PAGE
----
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The 7 Best Fidelity ETFs for 2019

Fidelity may have entered the exchange-traded funds (ETFs) late relative to larger rivals, such as BlackRock (NYSE:BLK) and Vanguard, but tardiness is not preventing Boston-based Fidelity from becoming a major ETF player.

As of Dec. 4, Fidelity was the No. 15 ETF issuer in the U.S. with $12.50 billion in assets under management. Fidelity’s rapid ETF ascent can be explained in part by the company’s willingness to attack rivals on an important front: fees. In other words, Fidelity has not been shy about ensuring that its ETFs are, in many cases, cheap ETFs.

Additionally, clients can trade each Fidelity ETF (and a slew of iShares ETFs) commission-free. Fidelity ETFs include 10 smart beta funds, the industry’s least expensive lineup of sector ETFs and several fixed income offerings.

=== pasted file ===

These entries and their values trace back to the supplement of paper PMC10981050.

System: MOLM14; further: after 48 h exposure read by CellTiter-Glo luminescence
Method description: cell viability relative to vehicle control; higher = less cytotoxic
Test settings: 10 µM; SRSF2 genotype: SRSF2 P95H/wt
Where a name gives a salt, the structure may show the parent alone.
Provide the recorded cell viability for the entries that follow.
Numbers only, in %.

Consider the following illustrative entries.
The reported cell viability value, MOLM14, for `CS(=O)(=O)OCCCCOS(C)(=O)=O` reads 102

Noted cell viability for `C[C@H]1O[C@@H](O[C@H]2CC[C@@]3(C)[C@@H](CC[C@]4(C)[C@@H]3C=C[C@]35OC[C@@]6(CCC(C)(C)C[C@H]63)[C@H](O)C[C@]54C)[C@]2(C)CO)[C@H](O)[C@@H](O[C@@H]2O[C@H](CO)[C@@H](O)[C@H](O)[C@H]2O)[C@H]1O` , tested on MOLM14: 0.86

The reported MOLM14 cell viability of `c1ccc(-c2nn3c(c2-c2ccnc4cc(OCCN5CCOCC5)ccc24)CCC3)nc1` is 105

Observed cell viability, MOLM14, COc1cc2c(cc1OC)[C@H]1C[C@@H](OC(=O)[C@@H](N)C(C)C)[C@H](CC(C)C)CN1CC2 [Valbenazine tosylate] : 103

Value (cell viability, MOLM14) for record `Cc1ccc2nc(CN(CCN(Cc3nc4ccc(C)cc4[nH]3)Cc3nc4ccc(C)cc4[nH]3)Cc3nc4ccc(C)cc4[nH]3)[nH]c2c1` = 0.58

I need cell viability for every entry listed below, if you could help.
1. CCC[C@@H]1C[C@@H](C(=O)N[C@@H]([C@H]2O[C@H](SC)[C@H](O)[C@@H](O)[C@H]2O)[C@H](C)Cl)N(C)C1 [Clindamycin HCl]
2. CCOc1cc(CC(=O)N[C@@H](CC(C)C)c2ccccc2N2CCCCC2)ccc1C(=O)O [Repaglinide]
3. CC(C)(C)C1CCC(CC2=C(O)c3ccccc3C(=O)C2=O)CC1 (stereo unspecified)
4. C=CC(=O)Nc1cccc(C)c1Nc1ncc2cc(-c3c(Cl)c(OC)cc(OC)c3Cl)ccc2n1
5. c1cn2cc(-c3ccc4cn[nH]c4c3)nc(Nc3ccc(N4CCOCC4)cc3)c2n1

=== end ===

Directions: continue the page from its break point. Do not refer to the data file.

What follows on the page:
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Here are some of the best Fidelity ETFs to consider in 2019.


Fidelity Low Duration Factor Bond ETF (FLDR)

Expense ratio: 0.15% per year, or $15 on a $10,000 investment

The Fidelity Low Duration Factor Bond ETF (NYSEARCA:FLDR) is just six months old, but for fixed income investors, this could be one of the best Fidelity ETFs in 2019. Among this year’s most popular bond ETFs are low and ultra-low duration fare, due in large part to the Federal Reserve’s multiple interest rates.

Higher interest rates sap the allure and capital appreciation potential of long-dated bonds, themes that have bond investors flocking to lower duration funds. FLDR targets the Fidelity Low Duration Investment Grade Factor Index.